Basic Principles Of Platter Presentation

1. The three elements of a buffet platter:

• Centerpiece or grosse pièce (gross pyess).This may be an uncut portion of the main food item, such as a pâté or a cold roast, decorated and displayed whole. It may be a separate but related item, such as a molded salmon mousse on a platter of poached slices of salmon in aspic. It may be something as simple as a bowl or ravier (rahv yay; an oval relish dish) of sauce or condiment. Or it may be strictly for decoration, such as a butter sculpture or a squash vase filled with vegetable flowers.Whether or not the grosse pièce is intended to be eaten,it should be made of edible materials.

• The slices or serving portions of the main food item, arranged artistically.

• The garnish, arranged artistically, in proportion to the cut slices.

2. The food should be easy to handle and serve, so one portion can be removed without ruining the arrangement.

3. A simple design is best. Simple arrangements are easier to serve,more appetizing than overworked food, and more likely to be still attractive when they are half demolished by the guests.

Simple arrangements may be the hardest to produce. Everything has to be perfect because less decoration is available to divide the attention.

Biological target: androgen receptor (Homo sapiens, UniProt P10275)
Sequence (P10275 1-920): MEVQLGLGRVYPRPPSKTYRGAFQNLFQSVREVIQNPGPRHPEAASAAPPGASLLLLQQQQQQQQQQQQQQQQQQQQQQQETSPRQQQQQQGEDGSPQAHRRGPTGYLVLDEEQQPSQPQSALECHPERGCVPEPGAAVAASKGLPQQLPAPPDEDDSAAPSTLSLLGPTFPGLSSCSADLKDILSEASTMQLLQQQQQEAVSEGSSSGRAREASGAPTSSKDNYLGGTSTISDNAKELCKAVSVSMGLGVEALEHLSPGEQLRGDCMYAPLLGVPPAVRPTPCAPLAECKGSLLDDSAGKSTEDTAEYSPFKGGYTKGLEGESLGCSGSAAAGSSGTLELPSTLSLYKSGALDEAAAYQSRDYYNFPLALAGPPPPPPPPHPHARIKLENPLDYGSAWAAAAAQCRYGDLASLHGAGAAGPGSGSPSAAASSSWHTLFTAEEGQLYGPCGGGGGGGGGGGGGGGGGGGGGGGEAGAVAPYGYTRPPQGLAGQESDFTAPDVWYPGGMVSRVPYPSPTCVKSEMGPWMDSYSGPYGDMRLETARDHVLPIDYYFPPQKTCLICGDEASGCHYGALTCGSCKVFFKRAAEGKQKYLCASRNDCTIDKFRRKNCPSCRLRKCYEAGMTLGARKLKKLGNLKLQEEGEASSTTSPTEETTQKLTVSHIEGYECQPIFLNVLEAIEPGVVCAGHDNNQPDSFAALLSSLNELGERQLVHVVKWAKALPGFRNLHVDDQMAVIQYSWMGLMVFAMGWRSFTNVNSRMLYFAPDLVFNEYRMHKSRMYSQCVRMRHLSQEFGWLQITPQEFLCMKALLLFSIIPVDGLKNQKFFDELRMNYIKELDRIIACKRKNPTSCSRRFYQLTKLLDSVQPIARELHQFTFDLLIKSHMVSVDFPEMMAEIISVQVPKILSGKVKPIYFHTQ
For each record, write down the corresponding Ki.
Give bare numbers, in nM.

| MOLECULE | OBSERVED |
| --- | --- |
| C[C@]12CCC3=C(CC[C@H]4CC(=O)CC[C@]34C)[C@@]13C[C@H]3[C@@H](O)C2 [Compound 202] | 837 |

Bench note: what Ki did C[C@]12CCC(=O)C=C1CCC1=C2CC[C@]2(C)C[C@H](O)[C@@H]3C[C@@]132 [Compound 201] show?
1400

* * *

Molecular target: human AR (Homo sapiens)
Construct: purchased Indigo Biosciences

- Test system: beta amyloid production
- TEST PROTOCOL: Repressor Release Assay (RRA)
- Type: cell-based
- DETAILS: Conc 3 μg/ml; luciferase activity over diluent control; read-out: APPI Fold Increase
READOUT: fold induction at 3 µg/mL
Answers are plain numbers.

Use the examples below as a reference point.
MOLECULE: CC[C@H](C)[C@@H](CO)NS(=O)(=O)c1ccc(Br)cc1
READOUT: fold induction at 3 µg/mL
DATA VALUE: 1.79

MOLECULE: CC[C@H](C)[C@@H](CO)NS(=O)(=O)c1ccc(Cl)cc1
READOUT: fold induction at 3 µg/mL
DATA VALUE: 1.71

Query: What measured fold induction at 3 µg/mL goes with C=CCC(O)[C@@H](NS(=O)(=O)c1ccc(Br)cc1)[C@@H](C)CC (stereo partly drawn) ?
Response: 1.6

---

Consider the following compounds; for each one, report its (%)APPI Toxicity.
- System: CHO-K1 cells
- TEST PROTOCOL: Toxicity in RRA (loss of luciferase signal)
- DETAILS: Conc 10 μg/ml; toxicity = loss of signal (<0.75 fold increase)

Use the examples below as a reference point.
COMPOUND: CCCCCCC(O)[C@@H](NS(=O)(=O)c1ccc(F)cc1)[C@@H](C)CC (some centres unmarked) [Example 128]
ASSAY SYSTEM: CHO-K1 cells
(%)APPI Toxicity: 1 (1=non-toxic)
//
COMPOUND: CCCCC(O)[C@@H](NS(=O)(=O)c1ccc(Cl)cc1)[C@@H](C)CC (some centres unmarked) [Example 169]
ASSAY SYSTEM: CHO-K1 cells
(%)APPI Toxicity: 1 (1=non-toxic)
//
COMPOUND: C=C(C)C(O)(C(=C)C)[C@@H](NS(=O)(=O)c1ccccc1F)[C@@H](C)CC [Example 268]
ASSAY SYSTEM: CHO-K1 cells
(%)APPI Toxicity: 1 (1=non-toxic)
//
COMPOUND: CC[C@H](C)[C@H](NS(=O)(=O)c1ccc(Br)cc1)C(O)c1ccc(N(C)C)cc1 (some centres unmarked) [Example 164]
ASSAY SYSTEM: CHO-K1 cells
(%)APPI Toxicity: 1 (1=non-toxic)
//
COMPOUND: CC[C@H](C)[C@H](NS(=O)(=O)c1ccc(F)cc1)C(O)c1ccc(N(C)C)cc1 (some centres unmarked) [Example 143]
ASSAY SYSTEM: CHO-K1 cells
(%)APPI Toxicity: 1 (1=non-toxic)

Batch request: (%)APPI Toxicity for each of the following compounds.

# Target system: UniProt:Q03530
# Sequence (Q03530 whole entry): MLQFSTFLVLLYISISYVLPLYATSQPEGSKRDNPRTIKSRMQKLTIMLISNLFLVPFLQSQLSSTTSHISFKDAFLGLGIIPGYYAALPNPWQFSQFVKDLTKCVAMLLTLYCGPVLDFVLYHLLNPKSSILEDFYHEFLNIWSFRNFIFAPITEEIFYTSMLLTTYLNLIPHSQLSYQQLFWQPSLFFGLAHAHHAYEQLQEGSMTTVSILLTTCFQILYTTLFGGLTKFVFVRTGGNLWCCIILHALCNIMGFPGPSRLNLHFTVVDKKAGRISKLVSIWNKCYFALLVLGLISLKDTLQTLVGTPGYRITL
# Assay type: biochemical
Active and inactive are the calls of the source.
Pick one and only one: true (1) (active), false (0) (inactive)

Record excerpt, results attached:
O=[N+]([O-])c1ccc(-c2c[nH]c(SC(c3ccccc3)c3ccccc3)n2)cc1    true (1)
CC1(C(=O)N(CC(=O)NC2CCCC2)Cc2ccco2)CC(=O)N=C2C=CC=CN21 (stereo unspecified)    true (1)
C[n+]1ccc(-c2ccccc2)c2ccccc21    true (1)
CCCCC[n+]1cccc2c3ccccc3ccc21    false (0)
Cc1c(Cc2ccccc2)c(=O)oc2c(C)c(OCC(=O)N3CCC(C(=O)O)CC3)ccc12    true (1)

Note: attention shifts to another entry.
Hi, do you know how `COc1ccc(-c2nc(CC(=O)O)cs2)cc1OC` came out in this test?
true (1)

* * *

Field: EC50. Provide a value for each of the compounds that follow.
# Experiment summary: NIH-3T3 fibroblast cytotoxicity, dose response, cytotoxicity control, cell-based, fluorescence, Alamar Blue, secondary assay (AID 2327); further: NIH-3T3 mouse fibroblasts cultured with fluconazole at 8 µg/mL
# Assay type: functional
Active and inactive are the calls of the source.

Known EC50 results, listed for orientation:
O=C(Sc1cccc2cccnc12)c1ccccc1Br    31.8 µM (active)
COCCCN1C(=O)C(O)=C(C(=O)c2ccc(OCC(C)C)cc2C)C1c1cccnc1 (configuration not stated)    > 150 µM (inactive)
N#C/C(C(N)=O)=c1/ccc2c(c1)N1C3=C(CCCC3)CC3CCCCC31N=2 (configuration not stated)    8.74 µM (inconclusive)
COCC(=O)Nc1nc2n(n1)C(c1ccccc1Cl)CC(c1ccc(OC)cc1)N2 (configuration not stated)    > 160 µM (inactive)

4. Attractive platter presentations may be made on silver or other metals, mirrors, china, plastic, wood, or many other materials, as long as they are presentable and suitable for use with food. Metal platters that might cause discoloration or metallic flavors are often covered with a thin layer of aspic before the food is placed on them.

5. Once a piece of food has touched the tray, do not remove it. Shiny silver or mirror trays are easily smudged, and you'll have to wash the tray and start over again.This shows the importance of good planning.

Following this rule also helps eliminate overhandling of food, which is a bad sanitary practice.

6. Think of the platter as part of the whole buffet. It must look attractive and appropriate not only by itself but among the other presentations on the table. The arrangement should always be planned from the same angle from which it will be seen on the buffet.

Basic Platter Presentation





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Begin your planning sketch of a buffet platter by dividing the tray into six or eight sections. This helps you lay out a balanced, symmetrical design. The examples shown here indicate the placement of the main items (usually slices of foods), the centerpiece (labeled c), and the garnish (shown as tiny circles).

Figure 28.2

Arranging rows of foods in curves or angled lines gives movement to the design.

Figure 28.2

Arranging rows of foods in curves or angled lines gives movement to the design.

Continue reading here: Designing The Platter

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